The Impact of COVID-19 on Patients With an Alcohol or Substance Use Disorder


Alcoholism and addiction to other mood-altering drugs are biological medical problems, either inherited or acquired. Incurable but treatable, not all addictions lead to catastrophic consequences.

Alcoholism and addiction to other mood-altering drugs are biological medical problems, either inherited or acquired. Incurable but treatable, not all addictions lead to catastrophic consequences. Two drugs that are used by a large portion of the population are caffeine and benzodiazepines. Both are highly addictive but seldom lead to significant life problems. In the case of benzodiazepines, they become life-threatening only when stopped abruptly or are deliberately used to overdose. Alcohol, methamphetamine, and opiates will inevitably create significant social, medical, and legal problems as the addiction progresses. Unless treated, these addictions lead to incarceration, prolonged hospitalizations, or death.

I knew an alcoholic who stated he was allergic to alcohol. Whenever he drank it, he broke out in handcuffs, divorce court, or fights.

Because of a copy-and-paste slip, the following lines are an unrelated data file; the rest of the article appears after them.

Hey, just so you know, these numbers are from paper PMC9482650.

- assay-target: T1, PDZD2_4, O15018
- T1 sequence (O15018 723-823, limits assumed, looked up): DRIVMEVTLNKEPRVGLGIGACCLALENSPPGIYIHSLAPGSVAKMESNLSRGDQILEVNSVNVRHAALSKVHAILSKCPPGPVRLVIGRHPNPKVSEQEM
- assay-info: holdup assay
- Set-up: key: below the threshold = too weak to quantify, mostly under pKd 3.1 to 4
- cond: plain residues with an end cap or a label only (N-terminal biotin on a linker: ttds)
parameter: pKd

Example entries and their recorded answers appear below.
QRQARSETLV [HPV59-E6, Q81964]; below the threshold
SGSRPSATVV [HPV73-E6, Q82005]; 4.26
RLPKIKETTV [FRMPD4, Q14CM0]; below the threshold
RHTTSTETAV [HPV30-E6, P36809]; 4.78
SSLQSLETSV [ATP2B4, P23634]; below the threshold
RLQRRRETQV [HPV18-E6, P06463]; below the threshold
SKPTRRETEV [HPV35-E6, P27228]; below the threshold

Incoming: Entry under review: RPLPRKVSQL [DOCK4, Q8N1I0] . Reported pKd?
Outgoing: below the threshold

The main pathological characteristic of people with alcohol or substance use disorders is that once they ingest the substance of abuse, they are unable to stop on their own. Many can stop for prolonged periods of abstinence, only to relapse. When I treated alcoholics who doubted their diagnosis, I would tell them to drink two drinks a day, no more, no less for 90 days. Not one could ever do that. Once the substance is introduced, the craving is triggered.

One feature of addiction, although certainly not exclusive to addicts, is the tendency to isolate. There is no such thing as a social heroin addict. As the disease progresses, addicts begin to slowly withdraw from the world, and they wind up isolated and alone.